Whether or not you use the term "consultant" on your profile, you are almost certainly doing the job. Let’s take an example of a social media manager; don’t you think a social media manager works as a freelance social media consultant at the same time?
This is because they don’t just implement, manage and monitor a company's social media strategy but they also work to identify weaker areas, offer a road map of success, and help with goal-setting to maximize productivity.
Similarly, web designers don’t just build the site, they also assist their clients in determining how the site should be designed as they know what works and what doesn’t.
So in this manner, as a specialist, you are playing a role as a consultant as well. The problem is that not all of them charge for this kind of job.
They consider the services they provide to be normal as if they were a part of their work.
However, giving advice on how to do things may be just as valuable as doing it yourself. You shouldn't give it away for free as a freelancer (at least, not always).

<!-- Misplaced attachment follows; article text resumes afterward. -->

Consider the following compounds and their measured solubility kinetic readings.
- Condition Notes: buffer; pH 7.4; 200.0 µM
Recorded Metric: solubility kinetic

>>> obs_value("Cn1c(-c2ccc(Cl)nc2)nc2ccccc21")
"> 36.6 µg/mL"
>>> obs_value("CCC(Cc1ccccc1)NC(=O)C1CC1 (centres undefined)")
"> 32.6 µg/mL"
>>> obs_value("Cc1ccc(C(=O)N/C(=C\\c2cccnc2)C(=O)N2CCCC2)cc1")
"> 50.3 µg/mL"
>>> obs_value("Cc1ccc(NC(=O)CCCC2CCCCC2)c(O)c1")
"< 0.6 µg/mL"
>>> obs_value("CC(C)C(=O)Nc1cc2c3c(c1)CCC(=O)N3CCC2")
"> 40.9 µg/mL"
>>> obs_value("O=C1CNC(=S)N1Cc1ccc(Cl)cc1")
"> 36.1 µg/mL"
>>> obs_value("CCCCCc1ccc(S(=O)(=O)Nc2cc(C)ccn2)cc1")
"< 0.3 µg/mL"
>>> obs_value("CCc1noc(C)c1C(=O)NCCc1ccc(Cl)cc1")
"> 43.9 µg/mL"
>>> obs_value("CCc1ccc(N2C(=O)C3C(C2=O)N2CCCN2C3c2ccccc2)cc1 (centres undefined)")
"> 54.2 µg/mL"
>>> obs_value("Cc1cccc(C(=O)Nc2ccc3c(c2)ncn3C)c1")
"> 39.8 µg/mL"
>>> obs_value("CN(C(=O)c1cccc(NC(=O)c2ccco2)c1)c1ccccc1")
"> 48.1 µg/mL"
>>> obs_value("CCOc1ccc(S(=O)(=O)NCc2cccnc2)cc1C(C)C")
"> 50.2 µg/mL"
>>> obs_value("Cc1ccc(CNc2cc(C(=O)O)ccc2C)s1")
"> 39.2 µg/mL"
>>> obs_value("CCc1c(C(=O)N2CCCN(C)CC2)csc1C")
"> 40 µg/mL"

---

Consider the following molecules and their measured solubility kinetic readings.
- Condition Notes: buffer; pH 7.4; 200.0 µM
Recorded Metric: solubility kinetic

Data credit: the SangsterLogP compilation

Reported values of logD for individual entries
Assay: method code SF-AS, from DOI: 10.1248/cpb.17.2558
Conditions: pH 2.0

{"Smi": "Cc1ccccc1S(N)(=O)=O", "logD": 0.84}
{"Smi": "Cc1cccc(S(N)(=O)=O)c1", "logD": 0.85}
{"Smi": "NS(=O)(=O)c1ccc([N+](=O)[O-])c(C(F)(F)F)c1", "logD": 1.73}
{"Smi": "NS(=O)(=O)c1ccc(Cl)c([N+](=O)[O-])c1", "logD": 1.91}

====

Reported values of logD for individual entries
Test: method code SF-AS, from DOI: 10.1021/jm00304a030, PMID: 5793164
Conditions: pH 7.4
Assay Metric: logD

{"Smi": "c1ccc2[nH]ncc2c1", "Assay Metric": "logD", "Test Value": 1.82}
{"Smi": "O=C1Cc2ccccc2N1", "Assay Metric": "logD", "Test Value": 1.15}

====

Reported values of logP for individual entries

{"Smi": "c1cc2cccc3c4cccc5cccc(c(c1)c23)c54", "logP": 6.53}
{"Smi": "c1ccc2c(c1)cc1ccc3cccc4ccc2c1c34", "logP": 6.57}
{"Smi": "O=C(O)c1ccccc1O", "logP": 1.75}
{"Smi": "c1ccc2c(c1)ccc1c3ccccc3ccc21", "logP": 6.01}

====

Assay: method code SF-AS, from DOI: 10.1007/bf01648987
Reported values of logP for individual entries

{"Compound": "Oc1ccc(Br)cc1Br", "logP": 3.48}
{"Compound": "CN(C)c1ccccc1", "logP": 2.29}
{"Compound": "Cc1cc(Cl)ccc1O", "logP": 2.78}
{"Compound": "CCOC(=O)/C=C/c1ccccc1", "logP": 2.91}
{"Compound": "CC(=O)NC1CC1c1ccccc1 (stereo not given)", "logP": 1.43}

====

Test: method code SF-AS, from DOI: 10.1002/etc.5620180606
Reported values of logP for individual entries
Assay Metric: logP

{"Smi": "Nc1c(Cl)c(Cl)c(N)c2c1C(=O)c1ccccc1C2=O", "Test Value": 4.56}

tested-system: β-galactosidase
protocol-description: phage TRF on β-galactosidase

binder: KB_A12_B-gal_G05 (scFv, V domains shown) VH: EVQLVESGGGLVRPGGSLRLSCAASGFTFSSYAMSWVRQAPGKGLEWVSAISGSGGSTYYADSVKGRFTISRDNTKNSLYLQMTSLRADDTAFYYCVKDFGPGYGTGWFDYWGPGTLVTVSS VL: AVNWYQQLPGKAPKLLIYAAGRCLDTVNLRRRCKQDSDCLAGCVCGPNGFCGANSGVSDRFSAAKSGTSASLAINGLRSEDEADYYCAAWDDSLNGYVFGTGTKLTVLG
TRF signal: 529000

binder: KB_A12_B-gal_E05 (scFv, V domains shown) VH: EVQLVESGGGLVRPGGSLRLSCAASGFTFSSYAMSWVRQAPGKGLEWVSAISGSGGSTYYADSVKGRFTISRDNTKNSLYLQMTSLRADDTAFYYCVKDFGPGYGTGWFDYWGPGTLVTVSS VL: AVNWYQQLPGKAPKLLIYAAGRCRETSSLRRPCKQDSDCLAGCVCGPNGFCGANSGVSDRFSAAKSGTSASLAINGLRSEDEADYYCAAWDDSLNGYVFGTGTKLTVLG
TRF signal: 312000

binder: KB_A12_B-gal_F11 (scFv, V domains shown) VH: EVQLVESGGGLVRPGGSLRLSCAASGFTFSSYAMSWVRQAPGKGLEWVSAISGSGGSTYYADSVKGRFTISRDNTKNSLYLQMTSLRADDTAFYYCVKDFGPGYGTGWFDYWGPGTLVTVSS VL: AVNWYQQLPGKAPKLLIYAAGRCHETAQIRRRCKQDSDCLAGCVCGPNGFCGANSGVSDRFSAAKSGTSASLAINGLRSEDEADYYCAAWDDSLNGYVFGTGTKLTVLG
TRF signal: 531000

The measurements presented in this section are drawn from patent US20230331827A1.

Here's How to Become a Successful Freelance Consultant
When you decide to take a leap towards freelance consulting, it's crucial to know what the process entails and how you shall find the road to success.
So let’s look into how you can become a successful consultant.
Recognize Your Strengths
Consider what specific skills you can offer clients to help them with their business.
Too much general knowledge will hurt your chances and give the impression that you're a jack of all trades but a master of none.
For example, consider what freelance marketing consultants do:
They are experts in promoting brands, increasing awareness, identifying audiences, and improving conversions.
Some are also good at copywriting and creating compelling copy.
So, what are your true talents? Are you more proficient in social media management or is it more effective to use email marketing as your consulting career? Choose a specific area of specialization and stick to it.
Six-figure marketing consultant Ilise Benun shares his experience as:
"You can’t be everything to everyone. Focus is essential to success.”
So, it’s crucial to specialize in your area of expertise because no one needs a generalist when they can have a specialist.